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Empty promises shrink BN - ST
By web aNtu

14/6/2000 5:55 pm Wed

From: mIChaeL fONg

Subject: [BUNGARAYA] Empty promises shrink BN's votes

KUALA LUMPUR -- Ask any Umno politician, what is the best antidote against the anti-government sentiment sweeping through the electorate and this will be his likely reply: Time.

Time will heal.

The Telok Kemang parliamentary by-election result on Saturday suggests that the strategy of depending on time is a double-edged sword.

Time plus inaction plus continuous allegations of corruption and nepotism by the opposition causes the fire of anger among voters to rage more strongly.

In November, the Barisan Nasional candidate won the seat in Negri Sembilan by a yawning margin of nearly 10,000 votes.

On Saturday, the coalition's candidate, Mr S. Sothinathan, defeated his opponent from Parti Keadilan Nasional Ruslan Ka#sim but by a smaller majority -- 4,000 votes less than the last time.

A preliminary study of the voting pattern shows that the ruling coalition candidate garnered about 62 per cent of the Malay vote, 80 per cent of the Indian vote but only 48 per cent of the Chinese vote. At the November polls, nearly 70 per cent of the Chinese electorate in the area supported the Barisan Nasional candidate.

Why the sudden shift to the opposition camp? Because over time, the disappointment felt by the pig-breeders of the virus-ravaged Bukit Pelanduk and their families over what they perceived as inaction by the government turned to anger.

Two years ago, this cluster of villages was once the biggest pig-farming industry in the region. Today, it is a ghost town, no thanks to the Nipah virus that killed about 80 people and forced 900,000 pigs to be shot, bludgeoned or buried alive.

It is also a reservoir of unhappiness. That reservoir was kept from overflowing in the November elections by a slew of promises from Malaysia Chinese a#sociation.

Pig farmers were a#sured that the initial compensation package of RM50 (S$23) per head of pig culled would be increased by RM70. They were also told that the state government would make a decision on whether to allow pig breeding in the area.

There was little progress until two weeks before the by-election when the government gave out more compensation and announced that pig farming would be allowed in a selected zone.

By then, the farmers were already being summoned to courts in Seremban and Shah Alam to face bankruptcy hearings over their inability to repay debts to banks and feed suppliers.

If only the aid had come earlier, says Mr Lai Poh Chon, 36, a member of the Malaysian Swine a#sociation.

""People feel that their suffering has been forgotten. They kept their anger inside,'' notes the man who lost a brother to the virus.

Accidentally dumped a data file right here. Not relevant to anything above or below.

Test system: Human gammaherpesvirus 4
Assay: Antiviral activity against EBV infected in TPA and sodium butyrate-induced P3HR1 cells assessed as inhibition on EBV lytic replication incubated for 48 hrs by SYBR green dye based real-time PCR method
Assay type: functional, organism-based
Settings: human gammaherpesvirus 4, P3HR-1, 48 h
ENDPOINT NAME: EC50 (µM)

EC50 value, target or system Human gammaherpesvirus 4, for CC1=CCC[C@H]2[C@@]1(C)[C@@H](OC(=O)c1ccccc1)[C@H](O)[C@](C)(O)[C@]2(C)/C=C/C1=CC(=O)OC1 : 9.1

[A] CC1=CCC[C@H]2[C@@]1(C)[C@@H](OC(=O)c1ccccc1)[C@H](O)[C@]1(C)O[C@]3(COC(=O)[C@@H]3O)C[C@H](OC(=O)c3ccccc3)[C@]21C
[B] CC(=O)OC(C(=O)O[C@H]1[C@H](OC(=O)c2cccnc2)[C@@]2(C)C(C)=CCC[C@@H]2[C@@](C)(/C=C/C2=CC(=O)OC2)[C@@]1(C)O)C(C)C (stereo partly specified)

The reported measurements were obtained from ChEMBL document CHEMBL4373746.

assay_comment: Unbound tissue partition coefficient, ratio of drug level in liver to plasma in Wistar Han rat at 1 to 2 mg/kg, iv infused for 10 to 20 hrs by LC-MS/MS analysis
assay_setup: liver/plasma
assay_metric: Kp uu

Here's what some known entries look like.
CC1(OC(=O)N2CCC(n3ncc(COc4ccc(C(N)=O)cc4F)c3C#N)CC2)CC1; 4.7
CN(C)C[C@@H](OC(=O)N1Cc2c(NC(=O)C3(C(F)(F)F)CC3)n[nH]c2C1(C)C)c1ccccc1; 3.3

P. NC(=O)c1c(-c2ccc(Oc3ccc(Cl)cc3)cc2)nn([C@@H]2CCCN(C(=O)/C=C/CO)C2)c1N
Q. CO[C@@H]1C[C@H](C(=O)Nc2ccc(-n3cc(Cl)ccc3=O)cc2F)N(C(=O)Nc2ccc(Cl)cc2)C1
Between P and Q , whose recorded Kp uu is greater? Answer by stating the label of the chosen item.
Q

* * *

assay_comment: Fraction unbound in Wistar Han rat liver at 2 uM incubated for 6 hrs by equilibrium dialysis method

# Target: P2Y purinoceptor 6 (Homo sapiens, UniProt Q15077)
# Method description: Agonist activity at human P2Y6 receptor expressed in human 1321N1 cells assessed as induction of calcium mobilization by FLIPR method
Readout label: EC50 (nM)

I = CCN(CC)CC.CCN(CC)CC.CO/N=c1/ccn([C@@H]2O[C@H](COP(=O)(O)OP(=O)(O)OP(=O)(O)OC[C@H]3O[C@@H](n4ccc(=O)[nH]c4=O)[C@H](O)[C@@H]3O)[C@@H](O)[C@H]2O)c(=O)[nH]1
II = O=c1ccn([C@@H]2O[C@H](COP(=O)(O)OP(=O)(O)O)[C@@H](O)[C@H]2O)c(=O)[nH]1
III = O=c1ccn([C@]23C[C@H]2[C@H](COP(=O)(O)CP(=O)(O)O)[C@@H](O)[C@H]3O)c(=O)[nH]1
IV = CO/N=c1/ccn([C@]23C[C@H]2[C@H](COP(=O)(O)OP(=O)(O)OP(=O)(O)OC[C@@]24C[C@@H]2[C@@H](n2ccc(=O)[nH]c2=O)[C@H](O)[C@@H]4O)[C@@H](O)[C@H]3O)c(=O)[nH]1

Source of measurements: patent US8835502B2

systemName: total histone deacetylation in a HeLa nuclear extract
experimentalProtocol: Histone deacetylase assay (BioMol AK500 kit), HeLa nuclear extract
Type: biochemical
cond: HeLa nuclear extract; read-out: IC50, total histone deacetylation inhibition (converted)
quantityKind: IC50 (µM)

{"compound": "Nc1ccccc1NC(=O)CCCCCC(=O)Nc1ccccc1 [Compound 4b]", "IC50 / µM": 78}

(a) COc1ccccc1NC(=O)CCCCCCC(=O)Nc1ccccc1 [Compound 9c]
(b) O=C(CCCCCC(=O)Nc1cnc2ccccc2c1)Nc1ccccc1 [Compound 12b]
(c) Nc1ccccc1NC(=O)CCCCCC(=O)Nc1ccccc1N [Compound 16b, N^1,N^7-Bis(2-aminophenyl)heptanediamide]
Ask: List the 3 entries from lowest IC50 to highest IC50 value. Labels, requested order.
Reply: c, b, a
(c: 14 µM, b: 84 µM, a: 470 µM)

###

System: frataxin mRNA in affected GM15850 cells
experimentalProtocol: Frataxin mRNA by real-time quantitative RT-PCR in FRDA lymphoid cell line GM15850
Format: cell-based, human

On Saturday, most of them vented their frustration at the Barisan Nasional.

Datuk Yeow Chai Thiam, state a#semblyman for Lukut, was upset. He said: ""They have no gratitude at all and are not thankful for what the BN government has done for them.''

A similar refrain was heard from Umno politicians who were puzzled how the opposition candidate garnered more postal votes -- votes from army and police personnel -- than Mr Sothinathan.

In November, 1,874 of the 2,931 postal votes in the constituency went to the Barisan Nasional candidate with 730 going to the opposition.

This time, the opposition candidate obtained 1,743 postal votes. Umno sources say that talk of relocating the military camp from its choice site near the beach in Port d##kson had upset army personnel who felt that they were being treated as second cla#s citizens.

But they concede that a more likely reason for the shift in support for the opposition was the growing sense among some sectors of the Malay electorate that not much has changed in Umno since the general elections.

Yes, ministers and senior party officials who campaigned in Telok Kemang drove Proton Perdanas, left their expensive clothes at home and spent quality time with the constituents but hangers-on and members of their entourage still exhibited the trappings of a rich boy's club.

At several villages, party members received hostile or indifferent treatment from people who sold fruits and vegetables for a living and rode motorcycles.

Every day for the past two weeks, these constituents were told how corrupt, power crazy and greedy politicians from Umno were by opposition politicians who employed a similar tactic during the general election.

Only this time, they asked people to think if the Malay ruling party or the Mahathir administration had embraced whole-hearted change since the November polls. ---Straits Times